By: Nick Ferwerda
Mackenzie Phillips (Avatar’s Sam Worthington) is a family man who grew up with a tough childhood. Grateful and married, everything in his life – at this point – seems to be going great.
When returning to shore after an incident out on the water with his two eldest children during a camping trip, Mackenzie notices his youngest child, Missy (Amélie Eve) is missing. The assumed death along with Missy’s empty-casket funeral sends Mackenzie into a deep depression, making him question his faith entirely.
Months later, Mack receives a very strange piece of mail signed by someone named Papa, the name his family calls God. The message tells Mack to go back to the shack where Missy was possibly murdered. After much contemplation, Mackenzie sets off on a journey that will ultimately change his life and help him find God or ‘Papa’ (Academy Award winner Octavia Spencer).
The Shack is an adaptation of the best-selling faith-based novel written by William P. Young. Young’s self-published success sold over one million copies worldwide and received very good reviews. Unfortunately, this film adaptation by BAFTA award nominee Stuart Hazeldine does not live up to those expectations. Even as someone who was lukewarm on Young’s novel, I could, at least, appreciate its intentions – something Hazeldine’s baggy film makes difficult to do.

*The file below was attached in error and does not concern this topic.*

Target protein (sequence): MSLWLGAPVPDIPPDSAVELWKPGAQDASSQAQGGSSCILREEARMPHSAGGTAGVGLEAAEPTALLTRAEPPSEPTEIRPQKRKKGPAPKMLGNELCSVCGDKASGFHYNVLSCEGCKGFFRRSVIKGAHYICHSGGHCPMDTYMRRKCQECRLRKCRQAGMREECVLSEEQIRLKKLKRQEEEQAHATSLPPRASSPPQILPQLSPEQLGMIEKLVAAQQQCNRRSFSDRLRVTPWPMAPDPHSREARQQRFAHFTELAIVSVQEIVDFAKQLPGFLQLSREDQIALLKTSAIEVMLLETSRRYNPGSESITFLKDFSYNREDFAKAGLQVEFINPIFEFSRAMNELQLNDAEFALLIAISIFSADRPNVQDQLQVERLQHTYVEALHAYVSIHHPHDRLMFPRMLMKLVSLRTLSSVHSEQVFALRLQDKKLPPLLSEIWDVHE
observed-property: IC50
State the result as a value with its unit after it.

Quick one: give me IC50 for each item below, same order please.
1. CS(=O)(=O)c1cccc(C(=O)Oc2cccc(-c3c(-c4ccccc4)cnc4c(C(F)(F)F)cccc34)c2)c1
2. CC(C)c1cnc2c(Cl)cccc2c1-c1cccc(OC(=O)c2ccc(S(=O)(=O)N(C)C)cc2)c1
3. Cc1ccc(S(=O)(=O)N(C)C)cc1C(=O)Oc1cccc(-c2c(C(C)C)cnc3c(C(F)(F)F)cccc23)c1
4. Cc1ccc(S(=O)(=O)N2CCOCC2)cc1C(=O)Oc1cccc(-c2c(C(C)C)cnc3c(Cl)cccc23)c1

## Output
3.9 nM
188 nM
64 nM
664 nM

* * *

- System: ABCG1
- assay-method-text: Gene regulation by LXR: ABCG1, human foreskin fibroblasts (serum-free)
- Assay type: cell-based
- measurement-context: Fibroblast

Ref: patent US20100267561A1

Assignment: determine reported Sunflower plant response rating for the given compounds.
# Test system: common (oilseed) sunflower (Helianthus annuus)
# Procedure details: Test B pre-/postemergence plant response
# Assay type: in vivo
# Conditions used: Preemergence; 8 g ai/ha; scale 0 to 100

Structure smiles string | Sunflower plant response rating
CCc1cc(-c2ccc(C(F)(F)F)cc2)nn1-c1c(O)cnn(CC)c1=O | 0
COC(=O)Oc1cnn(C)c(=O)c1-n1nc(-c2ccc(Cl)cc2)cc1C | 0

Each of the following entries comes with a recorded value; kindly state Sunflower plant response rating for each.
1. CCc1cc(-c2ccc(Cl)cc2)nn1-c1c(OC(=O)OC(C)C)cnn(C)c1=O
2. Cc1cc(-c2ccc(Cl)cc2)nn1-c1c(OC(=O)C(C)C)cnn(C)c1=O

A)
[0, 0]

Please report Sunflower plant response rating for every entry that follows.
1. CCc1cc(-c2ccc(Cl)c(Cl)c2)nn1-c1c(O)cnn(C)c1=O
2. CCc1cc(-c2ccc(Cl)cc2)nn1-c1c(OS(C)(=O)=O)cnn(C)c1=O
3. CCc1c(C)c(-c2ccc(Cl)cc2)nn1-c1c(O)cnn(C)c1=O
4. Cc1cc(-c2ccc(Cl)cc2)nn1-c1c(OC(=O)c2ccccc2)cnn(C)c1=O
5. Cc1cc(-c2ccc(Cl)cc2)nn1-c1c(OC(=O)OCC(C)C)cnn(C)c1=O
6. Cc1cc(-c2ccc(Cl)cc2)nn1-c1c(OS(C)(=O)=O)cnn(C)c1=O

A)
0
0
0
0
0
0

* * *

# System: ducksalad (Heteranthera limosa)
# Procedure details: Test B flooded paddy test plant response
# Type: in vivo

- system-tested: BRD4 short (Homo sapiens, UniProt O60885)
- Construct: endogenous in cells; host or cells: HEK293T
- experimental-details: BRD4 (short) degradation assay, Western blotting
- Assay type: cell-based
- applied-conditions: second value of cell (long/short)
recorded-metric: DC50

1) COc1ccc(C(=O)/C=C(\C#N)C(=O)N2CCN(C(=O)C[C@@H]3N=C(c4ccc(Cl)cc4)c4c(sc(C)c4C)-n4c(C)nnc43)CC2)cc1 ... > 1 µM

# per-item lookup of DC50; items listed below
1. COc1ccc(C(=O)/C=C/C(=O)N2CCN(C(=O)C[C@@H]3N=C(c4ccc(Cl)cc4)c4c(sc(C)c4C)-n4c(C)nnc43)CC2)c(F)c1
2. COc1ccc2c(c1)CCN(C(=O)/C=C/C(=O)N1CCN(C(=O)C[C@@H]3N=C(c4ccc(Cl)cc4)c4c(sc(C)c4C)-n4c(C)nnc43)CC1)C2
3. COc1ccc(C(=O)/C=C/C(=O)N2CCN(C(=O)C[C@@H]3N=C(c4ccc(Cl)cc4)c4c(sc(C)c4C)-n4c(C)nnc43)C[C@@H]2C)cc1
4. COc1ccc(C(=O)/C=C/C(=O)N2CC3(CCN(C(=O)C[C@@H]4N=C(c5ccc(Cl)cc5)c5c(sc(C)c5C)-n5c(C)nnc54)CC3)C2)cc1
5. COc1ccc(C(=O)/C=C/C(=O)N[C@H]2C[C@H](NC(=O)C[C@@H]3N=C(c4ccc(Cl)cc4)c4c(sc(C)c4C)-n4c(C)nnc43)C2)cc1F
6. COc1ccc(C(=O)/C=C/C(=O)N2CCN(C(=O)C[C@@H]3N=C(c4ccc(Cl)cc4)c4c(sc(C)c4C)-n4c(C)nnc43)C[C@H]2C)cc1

The film had the potential to be great starting with screenwriters John Fusco (Young Guns, The Forbidden Kingdom, Crouching Tiger, Hidden Dragon: Sword of Destiny), Destin Daniel Cretton, (Short Term 12) and new writer Andrew Lanham. However, between the three of them, the writing consists of cheesy dialogue, plot holes, and weak pacing. The lacklustre script could very well connect to Hazeldine’s mediocre direction and the lack of motivation by Worthington and Spencer, two otherwise great actors. Other performances featured in The Shack are just as monotone and careless.
I left The Shack feeling let down. Not just because the film doesn’t compare to the material its based on, but because there were moments where it seemed to be more of a comedy then a drama. The Shack is a disappointing, emotional misfire.
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Nick Ferwerda: @NickFerwerda